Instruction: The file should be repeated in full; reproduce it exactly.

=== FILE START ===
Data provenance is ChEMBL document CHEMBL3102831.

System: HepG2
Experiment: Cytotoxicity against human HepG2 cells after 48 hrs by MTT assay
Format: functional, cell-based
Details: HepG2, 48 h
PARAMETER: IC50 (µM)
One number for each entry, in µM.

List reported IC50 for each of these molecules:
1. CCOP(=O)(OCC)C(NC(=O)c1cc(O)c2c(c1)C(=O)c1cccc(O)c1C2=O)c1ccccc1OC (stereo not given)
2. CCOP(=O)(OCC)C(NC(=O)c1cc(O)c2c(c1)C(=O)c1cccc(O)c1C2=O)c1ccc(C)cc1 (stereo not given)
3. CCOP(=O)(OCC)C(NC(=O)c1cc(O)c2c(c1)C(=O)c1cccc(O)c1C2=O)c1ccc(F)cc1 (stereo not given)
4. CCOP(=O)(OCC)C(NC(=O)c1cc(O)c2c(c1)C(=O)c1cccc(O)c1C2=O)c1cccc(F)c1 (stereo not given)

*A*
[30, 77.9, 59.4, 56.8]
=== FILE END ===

Data provenance is ChEMBL document CHEMBL3102831.

System: HepG2
Experiment: Cytotoxicity against human HepG2 cells after 48 hrs by MTT assay
Format: functional, cell-based
Details: HepG2, 48 h
PARAMETER: IC50 (µM)
One number for each entry, in µM.

List reported IC50 for each of these molecules:
1. CCOP(=O)(OCC)C(NC(=O)c1cc(O)c2c(c1)C(=O)c1cccc(O)c1C2=O)c1ccccc1OC (stereo not given)
2. CCOP(=O)(OCC)C(NC(=O)c1cc(O)c2c(c1)C(=O)c1cccc(O)c1C2=O)c1ccc(C)cc1 (stereo not given)
3. CCOP(=O)(OCC)C(NC(=O)c1cc(O)c2c(c1)C(=O)c1cccc(O)c1C2=O)c1ccc(F)cc1 (stereo not given)
4. CCOP(=O)(OCC)C(NC(=O)c1cc(O)c2c(c1)C(=O)c1cccc(O)c1C2=O)c1cccc(F)c1 (stereo not given)

*A*
[30, 77.9, 59.4, 56.8]